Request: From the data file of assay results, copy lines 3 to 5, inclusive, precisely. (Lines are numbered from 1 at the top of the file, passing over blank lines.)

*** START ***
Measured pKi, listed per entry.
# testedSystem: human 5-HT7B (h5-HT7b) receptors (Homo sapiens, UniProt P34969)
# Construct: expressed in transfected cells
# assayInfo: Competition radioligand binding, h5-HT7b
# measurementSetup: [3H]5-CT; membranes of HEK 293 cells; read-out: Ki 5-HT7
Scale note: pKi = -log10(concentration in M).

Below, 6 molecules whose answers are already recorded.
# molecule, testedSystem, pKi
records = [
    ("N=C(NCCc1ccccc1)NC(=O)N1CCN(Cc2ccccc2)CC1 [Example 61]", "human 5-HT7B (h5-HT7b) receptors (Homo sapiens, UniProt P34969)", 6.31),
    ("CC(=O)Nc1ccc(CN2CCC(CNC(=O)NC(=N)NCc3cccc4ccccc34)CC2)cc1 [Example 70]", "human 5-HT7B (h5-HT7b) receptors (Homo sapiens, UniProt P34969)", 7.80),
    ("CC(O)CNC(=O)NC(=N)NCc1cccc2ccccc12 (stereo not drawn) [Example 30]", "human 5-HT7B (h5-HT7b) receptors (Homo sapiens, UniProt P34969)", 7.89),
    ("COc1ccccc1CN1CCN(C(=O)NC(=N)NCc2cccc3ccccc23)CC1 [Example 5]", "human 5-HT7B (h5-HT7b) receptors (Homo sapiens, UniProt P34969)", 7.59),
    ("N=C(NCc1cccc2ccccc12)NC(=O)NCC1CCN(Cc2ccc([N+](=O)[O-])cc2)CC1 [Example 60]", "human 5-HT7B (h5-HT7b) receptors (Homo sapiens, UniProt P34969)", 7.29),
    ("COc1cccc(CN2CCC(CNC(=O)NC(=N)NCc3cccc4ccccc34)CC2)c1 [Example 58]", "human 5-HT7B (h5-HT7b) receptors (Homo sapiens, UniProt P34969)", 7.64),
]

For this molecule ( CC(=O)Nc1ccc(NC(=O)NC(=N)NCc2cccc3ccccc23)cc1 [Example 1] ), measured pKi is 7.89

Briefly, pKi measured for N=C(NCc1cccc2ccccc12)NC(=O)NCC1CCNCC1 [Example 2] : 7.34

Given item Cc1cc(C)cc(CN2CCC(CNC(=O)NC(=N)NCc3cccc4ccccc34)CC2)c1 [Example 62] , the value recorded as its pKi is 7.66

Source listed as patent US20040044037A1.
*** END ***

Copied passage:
# Construct: expressed in transfected cells
# assayInfo: Competition radioligand binding, h5-HT7b
# measurementSetup: [3H]5-CT; membranes of HEK 293 cells; read-out: Ki 5-HT7